Influenza (the flu) can be a serious and sometimes fatal illness.
Infection with the influenza virus may lead to a stay in hospital for any age group but particularly if you are elderly or have an ongoing medical condition.
Even if you do not end up in hospital, influenza can keep you in bed for a week or more. This is why flu vaccination is free for people aged 65 and older, from 14 April, from your GP, medical centre nurse or Māori health provider.
From mid-May the vaccine will also be free for:
- pregnant women (any stage of pregnancy)
- children aged 4 years or under who have been hospitalised for respiratory illness or have a history of significant respiratory illness
- people under 65 years with any of the medical conditions listed on this webpage
Almost 6,000 people have received their first of two COVID-19 vaccine doses.
On 1 March we started to vaccinate Group 1 members – border workers (ports) and the people they live with. On 10 March we started to vaccinate Group 2 members – high-risk frontline health workers such as those who work in emergency departments, intensive care units, outpatient departments, maternity wards, mental health wards, laboratories and aged residential care facilities. We’ve also invited support staff such as orderlies, clinical administrators, facilities staff and cleaners who work in these areas.
In the week starting 29 March we started offering vaccination to people who live in community environments where there's a higher risk of COVID-19 spreading. This includes aged residential care facility residents and older Māori and Pasifika people who are cared for by their whānau.
In April we started to offer occasional vaccination to Group 3 members who are aged 65 years and older. Vaccines are offered by appointment and when spaces come up, we offer them first to Group 2 members so that the vaccine doesn't expire and is wasted. People can't always come to an appointment at short notice however, which is why we are offering bookings to people aged 65+ (Group 3).
Members of the public are invited to the inaugural lecture hosted by the University of Otago, Nelson Marlborough Health, and the Care Foundation. The lecture is on Monday 19 April 2021, 5:30pm for 6:00pm start, at The Suter Gallery, 208 Bridge Street, Nelson. Alternatively, you can join via livestream from the Arthur Wicks Building, Wairau Hospital or via webinar link. If you would like to attend, please register for the event.
More than 2,573 people have received their first of two COVID-19 vaccine doses, since vaccinations started on 1 March.
This week specially-trained vaccinators continue to vaccinate Group 1 (eg port workers) and Group 2 health and disability workers.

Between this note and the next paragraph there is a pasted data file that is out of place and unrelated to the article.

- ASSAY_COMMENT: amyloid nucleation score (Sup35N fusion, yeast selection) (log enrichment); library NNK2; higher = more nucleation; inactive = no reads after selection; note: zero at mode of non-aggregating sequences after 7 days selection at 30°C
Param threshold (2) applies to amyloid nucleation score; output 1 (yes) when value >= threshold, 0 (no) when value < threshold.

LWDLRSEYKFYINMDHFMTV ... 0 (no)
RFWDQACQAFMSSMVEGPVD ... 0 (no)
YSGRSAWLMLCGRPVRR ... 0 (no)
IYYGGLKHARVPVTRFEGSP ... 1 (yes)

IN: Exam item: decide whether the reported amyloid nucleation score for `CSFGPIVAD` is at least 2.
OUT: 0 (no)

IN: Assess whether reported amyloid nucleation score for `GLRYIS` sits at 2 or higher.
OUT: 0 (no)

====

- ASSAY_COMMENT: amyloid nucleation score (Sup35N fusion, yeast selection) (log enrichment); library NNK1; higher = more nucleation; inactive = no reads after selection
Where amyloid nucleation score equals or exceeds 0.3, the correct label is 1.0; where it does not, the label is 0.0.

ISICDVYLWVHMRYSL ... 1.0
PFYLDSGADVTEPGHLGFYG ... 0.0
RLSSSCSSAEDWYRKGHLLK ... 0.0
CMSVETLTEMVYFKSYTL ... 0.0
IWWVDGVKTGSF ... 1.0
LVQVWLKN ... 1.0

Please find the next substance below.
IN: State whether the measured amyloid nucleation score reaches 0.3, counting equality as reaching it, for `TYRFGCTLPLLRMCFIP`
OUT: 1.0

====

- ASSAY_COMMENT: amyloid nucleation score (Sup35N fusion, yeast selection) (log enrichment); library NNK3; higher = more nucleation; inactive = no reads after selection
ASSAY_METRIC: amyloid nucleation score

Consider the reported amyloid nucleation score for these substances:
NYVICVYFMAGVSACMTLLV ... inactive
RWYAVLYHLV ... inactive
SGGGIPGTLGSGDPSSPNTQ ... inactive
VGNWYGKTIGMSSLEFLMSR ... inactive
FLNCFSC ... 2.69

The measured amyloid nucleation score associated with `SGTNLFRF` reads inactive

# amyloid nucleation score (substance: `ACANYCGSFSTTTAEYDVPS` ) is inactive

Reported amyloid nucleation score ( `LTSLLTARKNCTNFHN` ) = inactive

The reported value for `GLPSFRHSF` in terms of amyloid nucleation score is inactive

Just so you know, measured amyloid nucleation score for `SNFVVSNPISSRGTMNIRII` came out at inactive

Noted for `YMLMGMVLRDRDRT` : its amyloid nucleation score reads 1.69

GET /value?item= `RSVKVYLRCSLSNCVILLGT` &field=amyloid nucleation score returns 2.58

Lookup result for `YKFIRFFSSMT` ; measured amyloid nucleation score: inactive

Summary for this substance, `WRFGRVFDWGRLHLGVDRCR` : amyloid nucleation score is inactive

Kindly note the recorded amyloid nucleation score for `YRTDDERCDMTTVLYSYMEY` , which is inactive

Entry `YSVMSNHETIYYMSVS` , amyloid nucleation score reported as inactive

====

They will also start offering it to Group 2 people who live in community environments where there's a higher risk of COVID-19 spreading. This includes aged residential care facility residents and older Māori and Pasifika people who are cared for by their whānau.
Members of the public are welcome to attend the following Nelson Marlborough District Health Board meeting to be held Tuesday 23 March 2021 at 12.30pm, Meeting Room, Picton Yacht Club Hotel, 25 Waikawa Road, Picton.
The NMH Annual Report 2019/20 has now been published online. The Nelson Marlborough Health Annual Report describes how the DHB has performed over the last year and how we account for the public money we spend.
New Zealand Food Safety is warning consumers to thoroughly cook mussels before eating following two people reportedly becoming sick from Vibrio parahaemolyticus in the Nelson-Tasman region.
People with low immunity, pregnant, or elderly should avoid eating raw or undercooked shellfish as the illness can be more severe.
Nelson Bays Primary Health, Nelson Marlborough Health and Port Nelson workers were the first in the region to receive the COVID-19 vaccine on 1 March.
For the two port workers who had their photo taken for media, it was just 'part of the job' and 'the right thing to do'. The vaccination programme for Port Marlborough workers starts on Wednesday 3 March.
Read the full story to see photos from Port Nelson and what people had to say about the day.
The Nelson, Tasman and Marlborough region is currently in Alert Level 2. We are at the same level as the rest of New Zealand, except for Auckland which is in Alert Level 3.
UPDATE: At 6am on Sunday 7 March, the Nelson, Tasman and Marlborough region will move to Alert Level 1 and our hospital visitor hours and the numbers of visitors allowed will revert back to normal. The information in this article relates to Alert Level 2 and is relevant up until 6am on Sunday 7.
Front-line Port Nelson and Port Marlborough workers will be the first in our region to receive COVID-19 vaccine, starting on 1 March and 3 March respectively.
The people they live with will also be vaccinated and, with the two doses required for all parties and three weeks required in between doses, the complete programme will take several weeks.
Dr Nick Baker, Nelson Marlborough Health Chief Medical Officer, describes the event as a significant milestone in New Zealand’s fight against COVID-19.